“The people that walked in darkness have seen a great light: they that dwell in the land of the shadow of death, upon them hath the light shined.” — Isaiah 9:2
We often think of Handel’s Messiah as an oratorio for Christmas, but it was in fact written as a commentary on the birth, death, burial, resurrection and ascension of Christ. The libretto was written by Charles Jennens and the music was composed by George Frideric Handel.
The libretto was taken from the King James Version and the 1662 Book of Common Prayer. The libretto is taken from 81 different Bible verses, most of them from the prophet Isaiah.
This masterpiece has nurtured my Advent meditations for years. We can be a part of God’s redemption of time and space as we relive the expectation of Israel, longing for the Messiah and His Kingdom here on earth. As we rehearse Israel’s wait, we also expectantly wait for Jesus’ second coming when He will come to judge the living and the dead.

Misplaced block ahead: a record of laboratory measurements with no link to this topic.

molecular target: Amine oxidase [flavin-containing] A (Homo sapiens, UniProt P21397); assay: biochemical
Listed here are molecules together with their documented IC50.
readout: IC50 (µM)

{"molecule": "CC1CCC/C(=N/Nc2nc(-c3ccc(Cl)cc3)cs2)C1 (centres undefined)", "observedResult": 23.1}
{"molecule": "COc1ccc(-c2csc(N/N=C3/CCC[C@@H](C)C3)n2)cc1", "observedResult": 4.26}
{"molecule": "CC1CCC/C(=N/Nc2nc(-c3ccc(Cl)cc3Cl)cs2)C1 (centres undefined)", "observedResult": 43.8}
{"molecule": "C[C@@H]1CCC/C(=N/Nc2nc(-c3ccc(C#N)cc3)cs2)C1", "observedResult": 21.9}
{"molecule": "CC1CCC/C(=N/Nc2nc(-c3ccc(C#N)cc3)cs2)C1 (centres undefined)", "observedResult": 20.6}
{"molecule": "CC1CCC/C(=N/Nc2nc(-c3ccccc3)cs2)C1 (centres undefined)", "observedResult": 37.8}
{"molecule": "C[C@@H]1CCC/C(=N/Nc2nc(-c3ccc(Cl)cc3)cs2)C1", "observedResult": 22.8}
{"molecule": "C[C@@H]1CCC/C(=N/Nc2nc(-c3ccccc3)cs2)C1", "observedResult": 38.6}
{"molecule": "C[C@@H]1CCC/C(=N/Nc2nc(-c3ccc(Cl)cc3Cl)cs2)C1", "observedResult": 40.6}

Here are the Scriptural citations for the Advent part of Handel’s Messiah if you would like to spend more time in the biblical text while listening to their musical interpretation.
Scene I: Isaiah’s prophecy of salvation
Comfort ye my people — Isaiah 40:1–3
Ev’ry valley shall be exalted — Isaiah 40:4
And the glory of the Lord — Isaiah 40:5
Scene II: The coming judgment
Thus saith the Lord of hosts — Haggai 2:6–7; Malachi 3:1
But who may abide the day of His coming — Malachi 3:2
And he shall purify the sons of Levi — Malachi 3:3
Scene III: The prophecy of Christ’s birth
Behold, a virgin shall conceive — Isaiah 7:14; Matthew 1:23
O thou that tellest good tidings to Zion — Isaiah 40:9; 60:1
For behold, darkness shall cover the earth — Isaiah 60:2–3
The people that walked in darkness have seen a great light — Isaiah 9:2
For unto us a child is born — Isaiah 9:6
For a greater understanding of Advent, I recommend the following books:
Bobby Gross. Living the Christian Year: Time to Inhabit the Story of God. Downers Grove, IL: IVP, 2009.
Fleming Rutledge. Advent: The Once & Future Coming of Jesus Christ. Grand Rapids, MI: Eerdmans, 2018.